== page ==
The pauperization of the Jewish masses—a process which began in 1929 — became more and more threatening each month. Before Passover of last year, twenty-five per cent of the Jewish population of Warsaw applied to philanthropic societies. In the provinces the situation was much worse, reaching an estimated 50 per cent in Lwow. No less than seventy-five per cent of the small scale Jewish traders in the towns are authoritatively said to be suffering from hunger, with no hope that the morrow will bring bread. Jewish suicides caused by economic distress are so frequent as no longer to excite comment.


The economic plight of the Jews is closely bound up with the general economic crisis and, primarily, with the agricultural depression, for Poland is an agricultural country. The Jewish middle class was additionally menaced last year by the proposed industrial law, much discussed and much amended and finally postponed indefinitely, which provides for examinations, compulsory incorporation and a number of other things of such a nature that in the end the Jewish population would have been the most seriously affected. The law would unquestionably destroy the major part of the Polish Jewish community—and the law may go into effect at any time, despite the fact that Jewish bodies and influential individuals have protested against it and pleaded for mercy.

Jewish artisans are threatened with the loss of their source of income. Jewish bakers will be adversely affected by the government decision to mechanize all bakeries, a feat which can be accomplished only with financial aid from the authorities. The “middle man” (i. e., the Jew) has been accused of occupying too important a place in the national economics of Poland, and the government is said to be seeking ways of eliminating him.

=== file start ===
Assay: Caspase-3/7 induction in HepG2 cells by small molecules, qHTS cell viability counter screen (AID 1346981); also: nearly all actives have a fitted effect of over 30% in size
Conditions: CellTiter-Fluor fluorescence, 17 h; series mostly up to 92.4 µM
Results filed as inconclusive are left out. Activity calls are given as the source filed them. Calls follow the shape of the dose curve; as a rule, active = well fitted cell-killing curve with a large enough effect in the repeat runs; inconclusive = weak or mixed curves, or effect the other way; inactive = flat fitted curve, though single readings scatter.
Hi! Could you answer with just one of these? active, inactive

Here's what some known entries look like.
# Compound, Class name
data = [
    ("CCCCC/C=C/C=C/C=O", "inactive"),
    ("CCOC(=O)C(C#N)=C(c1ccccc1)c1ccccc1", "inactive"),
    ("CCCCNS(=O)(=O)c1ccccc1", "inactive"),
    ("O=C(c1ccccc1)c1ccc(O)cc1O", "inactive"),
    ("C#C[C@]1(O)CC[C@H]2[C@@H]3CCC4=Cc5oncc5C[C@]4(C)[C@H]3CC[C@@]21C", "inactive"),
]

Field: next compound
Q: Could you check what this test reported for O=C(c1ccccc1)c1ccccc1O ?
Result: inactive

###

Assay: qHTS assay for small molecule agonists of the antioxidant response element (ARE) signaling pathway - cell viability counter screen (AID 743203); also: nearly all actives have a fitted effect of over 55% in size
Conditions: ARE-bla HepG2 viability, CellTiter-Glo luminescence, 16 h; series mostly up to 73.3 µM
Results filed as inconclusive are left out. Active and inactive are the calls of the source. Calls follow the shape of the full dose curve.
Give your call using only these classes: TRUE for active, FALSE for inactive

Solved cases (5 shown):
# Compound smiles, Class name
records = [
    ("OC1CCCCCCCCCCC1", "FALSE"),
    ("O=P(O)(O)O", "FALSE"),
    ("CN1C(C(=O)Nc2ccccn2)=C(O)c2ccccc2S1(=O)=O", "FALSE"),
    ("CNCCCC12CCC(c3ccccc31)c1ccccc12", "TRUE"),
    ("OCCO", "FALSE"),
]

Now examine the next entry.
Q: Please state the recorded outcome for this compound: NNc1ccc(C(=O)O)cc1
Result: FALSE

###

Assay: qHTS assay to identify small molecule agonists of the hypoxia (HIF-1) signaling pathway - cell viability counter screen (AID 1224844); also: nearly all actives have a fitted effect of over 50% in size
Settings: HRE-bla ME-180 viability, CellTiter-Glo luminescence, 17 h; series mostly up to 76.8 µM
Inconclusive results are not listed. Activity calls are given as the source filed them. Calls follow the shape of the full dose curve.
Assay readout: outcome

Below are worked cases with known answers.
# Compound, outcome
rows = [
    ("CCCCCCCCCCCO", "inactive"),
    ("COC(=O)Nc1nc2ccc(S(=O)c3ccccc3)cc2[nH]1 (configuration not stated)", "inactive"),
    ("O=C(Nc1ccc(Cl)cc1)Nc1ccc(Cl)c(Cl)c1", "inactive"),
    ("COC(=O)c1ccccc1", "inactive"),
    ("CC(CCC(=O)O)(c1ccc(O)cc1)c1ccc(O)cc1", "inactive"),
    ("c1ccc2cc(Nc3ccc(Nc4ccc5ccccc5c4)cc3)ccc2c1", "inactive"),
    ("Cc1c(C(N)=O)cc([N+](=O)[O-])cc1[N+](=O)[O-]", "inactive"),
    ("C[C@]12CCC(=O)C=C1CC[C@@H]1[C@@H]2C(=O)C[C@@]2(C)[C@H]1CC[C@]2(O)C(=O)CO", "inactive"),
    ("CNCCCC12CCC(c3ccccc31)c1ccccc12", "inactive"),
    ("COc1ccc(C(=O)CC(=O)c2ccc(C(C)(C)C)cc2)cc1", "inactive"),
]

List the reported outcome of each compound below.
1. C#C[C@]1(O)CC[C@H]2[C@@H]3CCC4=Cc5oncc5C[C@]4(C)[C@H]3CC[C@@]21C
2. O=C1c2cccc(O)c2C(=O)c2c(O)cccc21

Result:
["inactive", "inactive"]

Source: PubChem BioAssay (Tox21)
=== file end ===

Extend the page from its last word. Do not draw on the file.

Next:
To aggrevate the situation came the natural disaster of the floods along the Vistula, which ruined tens of thousands of persons economically and took many lives. To the credit of the government it must be said that the relief work was carried on equitably among the sufferers and irrespective of their faith and race. But the fate of those Jews who suffered, many of them indirectly, as through the loss of the peasant’s purchasing power, is catastrophic and help for them is urgently needed.

A major worry of Polish Jewish leaders was the fact that there was no one body empowered to represent the Jewish community officially. The point was painfully elucidated during the stressful period of April to June, when a group of rabbis took it upon themselves to approach an important Catholic clergyman. The incident, instead of resulting in a favor to the Jews, is now a very sad memory.

The Jewish Sejm Kolo (club of Jewish deputies) does not pretend to be a body representing all the Jews, and what little effect it might have had is minimized by the fact that it is not unified. An attempt to create an official body failed when the Zionist central committee declared it could not join forces with a bloc (meaning the Agudath) which was not free to act according to its own opinion of the needs of the Jewish community. The only unifying step was that taken by the three Zionist executive groups, representing Congress Poland, eastern Galicia and western Galicia, which voted to create a committee for national politics.


Undoubtedly, the country which had the greatest effect upon the life of Polish Jewry last year is Palestine. A thousand ties bind